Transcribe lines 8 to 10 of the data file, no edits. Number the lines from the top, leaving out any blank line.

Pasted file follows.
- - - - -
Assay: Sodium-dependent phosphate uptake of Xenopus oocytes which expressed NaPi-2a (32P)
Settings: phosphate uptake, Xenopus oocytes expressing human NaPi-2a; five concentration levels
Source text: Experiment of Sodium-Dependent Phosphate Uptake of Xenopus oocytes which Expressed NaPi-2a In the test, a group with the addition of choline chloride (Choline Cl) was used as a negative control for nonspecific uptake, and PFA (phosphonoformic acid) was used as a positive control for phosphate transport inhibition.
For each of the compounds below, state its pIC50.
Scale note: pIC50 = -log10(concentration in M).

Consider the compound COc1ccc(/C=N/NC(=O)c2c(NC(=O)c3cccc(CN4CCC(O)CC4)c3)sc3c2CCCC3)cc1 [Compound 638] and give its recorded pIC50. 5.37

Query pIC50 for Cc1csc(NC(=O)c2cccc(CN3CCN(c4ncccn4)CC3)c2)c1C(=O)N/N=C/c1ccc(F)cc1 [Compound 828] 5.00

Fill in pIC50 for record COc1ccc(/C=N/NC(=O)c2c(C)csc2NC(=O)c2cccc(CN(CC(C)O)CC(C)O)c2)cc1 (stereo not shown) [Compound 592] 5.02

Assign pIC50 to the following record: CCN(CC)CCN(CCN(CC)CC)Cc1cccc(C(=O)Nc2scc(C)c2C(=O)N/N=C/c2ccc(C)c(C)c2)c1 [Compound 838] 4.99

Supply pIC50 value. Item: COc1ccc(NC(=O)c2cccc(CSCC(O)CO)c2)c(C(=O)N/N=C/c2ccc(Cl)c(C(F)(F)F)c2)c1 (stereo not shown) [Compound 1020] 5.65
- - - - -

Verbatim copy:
Fill in pIC50 for record COc1ccc(/C=N/NC(=O)c2c(C)csc2NC(=O)c2cccc(CN(CC(C)O)CC(C)O)c2)cc1 (stereo not shown) [Compound 592] 5.02

Assign pIC50 to the following record: CCN(CC)CCN(CCN(CC)CC)Cc1cccc(C(=O)Nc2scc(C)c2C(=O)N/N=C/c2ccc(C)c(C)c2)c1 [Compound 838] 4.99

Supply pIC50 value. Item: COc1ccc(NC(=O)c2cccc(CSCC(O)CO)c2)c(C(=O)N/N=C/c2ccc(Cl)c(C(F)(F)F)c2)c1 (stereo not shown) [Compound 1020] 5.65